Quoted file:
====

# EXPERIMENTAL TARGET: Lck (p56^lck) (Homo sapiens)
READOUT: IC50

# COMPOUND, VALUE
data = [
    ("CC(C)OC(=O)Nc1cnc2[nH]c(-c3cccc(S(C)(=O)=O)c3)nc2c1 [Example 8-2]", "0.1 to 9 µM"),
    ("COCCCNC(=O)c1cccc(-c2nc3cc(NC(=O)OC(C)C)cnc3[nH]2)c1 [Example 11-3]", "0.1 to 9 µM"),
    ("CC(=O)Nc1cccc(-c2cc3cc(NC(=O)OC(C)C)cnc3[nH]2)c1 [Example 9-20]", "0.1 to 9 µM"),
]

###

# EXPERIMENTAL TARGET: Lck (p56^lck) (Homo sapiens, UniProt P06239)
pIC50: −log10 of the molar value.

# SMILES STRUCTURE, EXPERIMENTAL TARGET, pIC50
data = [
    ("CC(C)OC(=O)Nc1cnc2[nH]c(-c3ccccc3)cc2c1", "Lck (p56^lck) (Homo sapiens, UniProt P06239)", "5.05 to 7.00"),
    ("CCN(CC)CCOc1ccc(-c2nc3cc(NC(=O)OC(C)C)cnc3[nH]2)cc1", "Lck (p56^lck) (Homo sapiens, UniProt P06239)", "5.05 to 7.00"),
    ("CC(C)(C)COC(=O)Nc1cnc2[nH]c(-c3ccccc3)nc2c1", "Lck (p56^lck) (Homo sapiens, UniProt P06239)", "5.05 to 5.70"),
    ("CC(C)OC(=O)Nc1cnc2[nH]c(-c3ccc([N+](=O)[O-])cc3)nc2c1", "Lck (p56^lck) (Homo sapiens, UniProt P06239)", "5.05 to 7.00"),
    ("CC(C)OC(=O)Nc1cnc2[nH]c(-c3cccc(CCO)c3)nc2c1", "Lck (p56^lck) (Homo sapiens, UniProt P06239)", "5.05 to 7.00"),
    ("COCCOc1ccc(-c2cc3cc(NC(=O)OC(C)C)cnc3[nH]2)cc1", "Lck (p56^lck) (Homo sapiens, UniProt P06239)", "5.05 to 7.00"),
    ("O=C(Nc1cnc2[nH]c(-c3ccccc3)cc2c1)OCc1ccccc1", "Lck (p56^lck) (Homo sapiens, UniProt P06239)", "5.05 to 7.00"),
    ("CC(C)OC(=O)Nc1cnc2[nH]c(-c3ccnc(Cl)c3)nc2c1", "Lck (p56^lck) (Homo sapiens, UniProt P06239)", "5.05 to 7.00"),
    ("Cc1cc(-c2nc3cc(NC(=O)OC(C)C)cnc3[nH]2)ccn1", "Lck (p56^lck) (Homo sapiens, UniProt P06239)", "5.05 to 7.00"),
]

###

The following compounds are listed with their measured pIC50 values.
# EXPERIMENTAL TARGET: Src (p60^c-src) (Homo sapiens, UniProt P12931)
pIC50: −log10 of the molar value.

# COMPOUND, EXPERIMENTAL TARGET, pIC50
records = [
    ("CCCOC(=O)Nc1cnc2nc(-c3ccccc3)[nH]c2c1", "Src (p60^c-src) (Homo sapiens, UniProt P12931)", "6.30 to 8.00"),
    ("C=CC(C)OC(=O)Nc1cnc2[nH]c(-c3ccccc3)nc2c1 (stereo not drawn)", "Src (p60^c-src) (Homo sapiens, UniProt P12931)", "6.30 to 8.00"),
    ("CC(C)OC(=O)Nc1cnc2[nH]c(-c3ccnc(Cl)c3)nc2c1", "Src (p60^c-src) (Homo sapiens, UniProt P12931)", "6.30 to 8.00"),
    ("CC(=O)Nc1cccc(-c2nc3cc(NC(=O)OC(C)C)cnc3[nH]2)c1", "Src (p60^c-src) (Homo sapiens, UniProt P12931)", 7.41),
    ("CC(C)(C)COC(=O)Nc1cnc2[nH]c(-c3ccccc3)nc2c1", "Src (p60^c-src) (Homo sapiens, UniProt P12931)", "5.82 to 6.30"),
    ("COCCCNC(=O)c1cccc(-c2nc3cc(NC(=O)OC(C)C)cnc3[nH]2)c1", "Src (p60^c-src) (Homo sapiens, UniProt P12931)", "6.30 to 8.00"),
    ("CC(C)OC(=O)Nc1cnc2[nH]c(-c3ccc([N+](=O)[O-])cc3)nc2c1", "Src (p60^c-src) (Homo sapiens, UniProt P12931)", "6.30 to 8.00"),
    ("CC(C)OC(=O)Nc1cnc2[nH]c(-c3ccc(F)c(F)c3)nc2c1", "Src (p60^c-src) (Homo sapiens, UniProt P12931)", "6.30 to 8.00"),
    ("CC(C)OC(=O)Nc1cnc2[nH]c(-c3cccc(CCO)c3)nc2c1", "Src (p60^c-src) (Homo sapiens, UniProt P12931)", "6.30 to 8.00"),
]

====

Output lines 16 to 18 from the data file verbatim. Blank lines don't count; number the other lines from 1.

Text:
    ("CC(C)(C)COC(=O)Nc1cnc2[nH]c(-c3ccccc3)nc2c1", "Lck (p56^lck) (Homo sapiens, UniProt P06239)", "5.05 to 5.70"),
    ("CC(C)OC(=O)Nc1cnc2[nH]c(-c3ccc([N+](=O)[O-])cc3)nc2c1", "Lck (p56^lck) (Homo sapiens, UniProt P06239)", "5.05 to 7.00"),
    ("CC(C)OC(=O)Nc1cnc2[nH]c(-c3cccc(CCO)c3)nc2c1", "Lck (p56^lck) (Homo sapiens, UniProt P06239)", "5.05 to 7.00"),